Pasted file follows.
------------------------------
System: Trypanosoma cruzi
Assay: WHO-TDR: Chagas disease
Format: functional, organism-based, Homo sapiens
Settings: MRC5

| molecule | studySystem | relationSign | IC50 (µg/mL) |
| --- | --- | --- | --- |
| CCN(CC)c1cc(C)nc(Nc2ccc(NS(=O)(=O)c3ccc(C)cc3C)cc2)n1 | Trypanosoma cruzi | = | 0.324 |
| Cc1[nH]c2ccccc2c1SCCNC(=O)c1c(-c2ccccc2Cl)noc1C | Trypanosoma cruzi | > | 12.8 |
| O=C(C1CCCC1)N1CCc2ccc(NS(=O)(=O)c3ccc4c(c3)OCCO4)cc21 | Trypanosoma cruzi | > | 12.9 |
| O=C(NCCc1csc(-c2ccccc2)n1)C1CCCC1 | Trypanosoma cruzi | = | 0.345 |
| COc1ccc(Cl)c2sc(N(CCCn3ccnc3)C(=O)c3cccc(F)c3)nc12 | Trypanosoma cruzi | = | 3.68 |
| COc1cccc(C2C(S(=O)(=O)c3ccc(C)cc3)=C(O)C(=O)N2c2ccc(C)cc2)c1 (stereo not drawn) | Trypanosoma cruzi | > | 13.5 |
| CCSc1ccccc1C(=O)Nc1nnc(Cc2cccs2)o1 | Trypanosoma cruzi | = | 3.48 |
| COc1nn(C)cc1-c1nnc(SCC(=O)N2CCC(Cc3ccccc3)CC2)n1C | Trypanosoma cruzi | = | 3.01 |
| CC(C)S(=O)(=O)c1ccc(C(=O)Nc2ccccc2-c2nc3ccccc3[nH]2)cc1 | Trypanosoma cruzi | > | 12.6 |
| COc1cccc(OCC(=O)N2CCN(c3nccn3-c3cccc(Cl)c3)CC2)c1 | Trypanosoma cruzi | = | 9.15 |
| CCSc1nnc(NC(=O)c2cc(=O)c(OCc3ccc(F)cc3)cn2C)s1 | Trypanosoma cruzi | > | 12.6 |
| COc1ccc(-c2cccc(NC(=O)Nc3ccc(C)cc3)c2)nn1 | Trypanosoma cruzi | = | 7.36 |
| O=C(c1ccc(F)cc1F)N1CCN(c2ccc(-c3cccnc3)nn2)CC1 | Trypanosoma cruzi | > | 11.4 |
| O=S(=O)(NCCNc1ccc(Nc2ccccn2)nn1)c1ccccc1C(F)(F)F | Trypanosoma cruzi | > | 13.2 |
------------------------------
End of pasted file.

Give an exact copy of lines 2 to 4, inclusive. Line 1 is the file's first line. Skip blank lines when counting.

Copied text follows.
Assay: WHO-TDR: Chagas disease
Format: functional, organism-based, Homo sapiens
Settings: MRC5